I noticed you having a little giggle on Twitter recently after the Swedish House Mafia's accused other producers of "raping house music". How do you feel about Axwell's claim that the Swedish House Mafia are the ones to "keep house music real"?
The truth is that those guys maybe do not make the sound l listen to but they do provide a good service by making dance music more mainstream which means in three or four years all the little kids who listen to their stuff will grow up and come to see us play.  We all know what's up with that without saying anything more about it, right? I think everyone's on the same page with me here. 

Back in 2008 you performed with P.Diddy at WMC but you seem to haven't continued down the mega-star collaboration route. What is the reason behind that?
Yeah the infamous P Diddy show. Well at that point I was still ultra-underground and not really ready for that connection.  I was like "Hey P Diddy just called me and asked me to play his party. Ok I'll go check it out." I guess some people would see that as a missed opportunity but I see it as that I was still developing as a producer.  Now, I'm more ready to co-write and produce music for people although you would never see my name on it.  Strictly behind the scenes for me. 

You will never see VonStroke ft. P. Diddy but maybe on the liner notes you will see.  P. Diddy's latest track - written and produced by Barclay Crenshaw.  That's more of how it's going to develop.  I have no desire to make Claude VonStroke some super-commercial act. It's not going to happen. 

Who would you like to produce in the future.
Odd future, Q-tip, The Rapture, Jessie J, Sharon Jones - anyone really. I'm done being a music snob.  I'm ready to explore but like I said, I just want to write the songs I don't want to be famous like that.  Just in the liner notes for me thanks.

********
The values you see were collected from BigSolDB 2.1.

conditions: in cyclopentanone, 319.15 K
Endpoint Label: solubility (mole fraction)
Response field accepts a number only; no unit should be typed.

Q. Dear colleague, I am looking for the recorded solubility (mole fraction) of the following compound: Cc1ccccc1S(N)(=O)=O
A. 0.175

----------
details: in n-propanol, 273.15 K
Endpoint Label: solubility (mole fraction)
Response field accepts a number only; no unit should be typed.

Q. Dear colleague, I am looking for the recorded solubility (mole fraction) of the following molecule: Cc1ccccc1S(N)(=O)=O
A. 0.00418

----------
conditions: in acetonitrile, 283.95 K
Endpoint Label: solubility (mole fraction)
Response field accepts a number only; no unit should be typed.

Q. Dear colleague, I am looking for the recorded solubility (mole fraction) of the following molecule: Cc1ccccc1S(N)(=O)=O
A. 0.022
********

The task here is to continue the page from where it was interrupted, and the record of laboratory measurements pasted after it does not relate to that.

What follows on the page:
Claude VonStrokeYou've talked about the difficulty in trying to balance playing quality music vs the "hands in the air" tracks that go down well at festivals. If you didn't have to worry about entertaining a paying audience what your ideal set be like?
Yeah this is like the biggest thing for a club DJ who gets a certain level of popularity.  How do you go on right before 2manyDjs or Calvin Harris and still get the crowd involved? It's very difficult!  But to answer your question I play the same tunes everywhere, just more bangers in a row at a festival.

In a club I can play 3-4 hours but a festival is 90min maximum so it's just super condensed.  If I can play whatever I want for like 7 hours I open it up a lot, like really go deep down into several areas that I like -some funk, some drum n bass, some techno, some house. I'll play a lot of good music without so much genre restriction in a more free-form set.

Skream is loving your Katy B remix, I imagine you like to think beyond genres but what are your thoughts on how the dubstep scene is going down in the States?
For me to do a dubstep remix is opening a can of worms at least in my own head.  The haters are ready to pounce!! hehe,  At some point though you have to say fuck it and do it.  Just make the tunes you like.  I was talking to Ramadanman in Detroit last week about this and he said something that stuck with me... He said just casually, "yeah its best not to think too much about these things..." That's the best attitude you can have as a musician. Just make cool music.  As far as dubstep in America, the kids are still cycling through the chainsaw bro-step stuff right now so they should be good to go on some much cooler sounds by next year.

For me to do a dubstep remix is opening a can of worms at least in my own head.  The haters are ready to pounce!! hehe,  At some point though you have to say fuck it and do it...Given the title of your new remix compilation, what's the difference between a remix and a makeover?
This is the whole point of this compilation.  A lot of people remix a track by just taking the original and doing a new set of drums and some effects on the melody or main hook.  When I do a remix I tend to start completely fresh. It's a little bit mean in a way because a lot of times I just completely ignore the original track and don't even listen to it.  I just go into the parts folders and use the materials.  So a "Makeover" is when I remix a track from the bottom up, total remake.  There are some cases like Percolator and Wut remixes where the original is too iconic to ignore it completely but in general I really try to make an original piece of music as a "remix."  The CD is the best example of that from me.